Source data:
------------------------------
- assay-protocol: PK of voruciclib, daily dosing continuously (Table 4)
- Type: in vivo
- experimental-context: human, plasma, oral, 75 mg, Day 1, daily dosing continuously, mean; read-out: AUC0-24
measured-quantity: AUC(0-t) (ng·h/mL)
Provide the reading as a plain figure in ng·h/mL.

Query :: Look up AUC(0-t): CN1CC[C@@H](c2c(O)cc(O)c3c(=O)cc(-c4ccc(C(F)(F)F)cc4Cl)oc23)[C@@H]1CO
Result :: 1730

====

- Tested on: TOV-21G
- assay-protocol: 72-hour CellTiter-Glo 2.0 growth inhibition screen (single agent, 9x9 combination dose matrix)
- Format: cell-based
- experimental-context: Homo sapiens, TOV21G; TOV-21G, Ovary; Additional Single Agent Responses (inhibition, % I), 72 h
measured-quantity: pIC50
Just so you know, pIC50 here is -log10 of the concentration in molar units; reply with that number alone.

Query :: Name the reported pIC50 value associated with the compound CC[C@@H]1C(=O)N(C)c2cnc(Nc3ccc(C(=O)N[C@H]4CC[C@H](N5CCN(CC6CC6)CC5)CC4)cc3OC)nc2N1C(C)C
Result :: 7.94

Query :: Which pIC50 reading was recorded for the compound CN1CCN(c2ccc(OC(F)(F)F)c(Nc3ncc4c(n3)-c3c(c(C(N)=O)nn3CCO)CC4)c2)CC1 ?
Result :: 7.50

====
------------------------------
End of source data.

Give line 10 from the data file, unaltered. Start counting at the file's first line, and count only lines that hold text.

- assay-protocol: 72-hour CellTiter-Glo 2.0 growth inhibition screen (single agent, 9x9 combination dose matrix)